This week, key figures from the dance music scene got together to share their stories about the late Andy Jarrod, and revealed why his contributions were so important.
Former 3 Beat Records employee Steve Parry, now owner of leading DJ promo agency SMP3 and co-owner of Selador Recordings together with Dave Seaman, was deeply saddened by Andy’s passing and had been hugely influenced by him “From his days at Unique Distribution, later working at 3 Beat and launching both 3 Beat Digital and 3 Beat Label Management, Andy was ambitious, hard working and forward thinking. He also wanted to help others and used his expertise to do so. When you realise, the greatness of those who trusted and worked with him, you begin to realise the scale of his knowledge…“
Pezz was a director at 3 Beat Label Management and spoke about how Andy pitched him to start the company. “I met Andy around 1994 when he used to come into 3 Beat the record shop as a customer. We immediately hit it off as our musical tastes were almost identical. One day he called me asking if he could set up a meeting as he had a big idea.He came over and told me that he wanted to start a label management business. He had a few labels who were up for it and just needed a home for the company. All his labels were progressive house based and 3 Beat was the world leading record store in the genre at the time, so it seemed like the perfect partnership. I immediately jumped on board and helped him develop the idea. We built a business plan which was presented to 3 Beat’s MD, Jon Barlow. It didn’t take us long to convince Jon because the idea was really great. And so 3 Beat Label Management was born. We worked together for 7 years on the project, which helped nurture the talent and labels for many underground stars.”
When you realise, the greatness of those who trusted and worked with him, you begin to realise the scale of his knowledge… Steve Parry SMP3 and Selador Recordings
One of the stars Andy helped was legendary producer and Border Community label boss James Holden, who explained “I met Andy after just escaping a dodgy record label and dodgy manager and felt pretty alone in the industry. I was lucky to meet him. He was so open, honest and decent that we trusted him to help us start our own label. His experience and professionalism made possible something we couldn’t have done on our own. As the label grew and grew and the world went a bit Border Community-mad, Andy’s level headed business wisdom helped us navigate that, but all the while he had the utmost respect for why I sometimes liked to do things my own way. Without him, none of it would have happened and Border Community wouldn’t exist. Several musicians owe their whole careers to Andy’s work.”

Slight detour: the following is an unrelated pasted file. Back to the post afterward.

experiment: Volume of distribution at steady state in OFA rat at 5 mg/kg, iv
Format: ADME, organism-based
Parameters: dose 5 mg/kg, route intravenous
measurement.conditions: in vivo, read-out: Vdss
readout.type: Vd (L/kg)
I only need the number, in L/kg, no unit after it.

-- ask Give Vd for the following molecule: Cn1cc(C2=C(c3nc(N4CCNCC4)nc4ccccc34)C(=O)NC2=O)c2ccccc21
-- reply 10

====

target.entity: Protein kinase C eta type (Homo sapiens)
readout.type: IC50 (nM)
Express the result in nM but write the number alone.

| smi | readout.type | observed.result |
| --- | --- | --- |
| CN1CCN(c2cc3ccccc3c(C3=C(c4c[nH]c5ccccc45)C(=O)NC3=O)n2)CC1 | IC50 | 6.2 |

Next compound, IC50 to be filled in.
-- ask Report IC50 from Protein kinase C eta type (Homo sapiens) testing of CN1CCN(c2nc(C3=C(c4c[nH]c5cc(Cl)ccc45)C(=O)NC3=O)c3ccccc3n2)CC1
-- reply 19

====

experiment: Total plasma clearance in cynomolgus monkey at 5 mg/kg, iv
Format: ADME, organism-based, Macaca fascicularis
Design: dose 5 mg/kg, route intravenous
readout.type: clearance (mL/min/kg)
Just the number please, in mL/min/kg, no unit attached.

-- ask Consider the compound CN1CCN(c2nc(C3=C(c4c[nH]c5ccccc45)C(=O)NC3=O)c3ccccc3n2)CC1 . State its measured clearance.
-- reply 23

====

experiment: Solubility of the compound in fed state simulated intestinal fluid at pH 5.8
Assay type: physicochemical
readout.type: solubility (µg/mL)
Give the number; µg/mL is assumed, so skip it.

Mike Miller, worked for Andy as a label manager at 3 Beat Label Management and told us “Andy and I got to know each other in the late 90’s, initially through me hassling him for promos as a young DJ hunting for the best new music, which then over a short time developed into me moving to Liverpool to work for nearly 5 years as his label manager at 3Beat Label Management, quite possibly the coolest job in the world. When he offered me the job, it quite literally changed my life forever and is something I’ll always be in his debt for. It opened up a door into the music industry and gave me the chance of a lifetime to work with some of the coolest and most influential producers, DJs and labels of the era.”
Circus‘ head honcho Yousef was another one of Andy’s star clients. “Andy was ready to take chances, always striving to push the scene forward plus ready to help newer names, as well as known industry figures. I’d been in and around Liverpool djing for some years. Was resident at Cream and then set up Circus. My record label Carioca had fallen by the way side due to its functioning father “Underwater Records” folding. I was stuck with a series of great tracks and artists, not much idea about the back end mechanics of how to manage a label. Andy somehow heard I was in a little trouble and stepped in to take Carioca under his wing, with few questions asked. We really worked well together and he supported me entirely when I wanted to develop my “friends” album project.”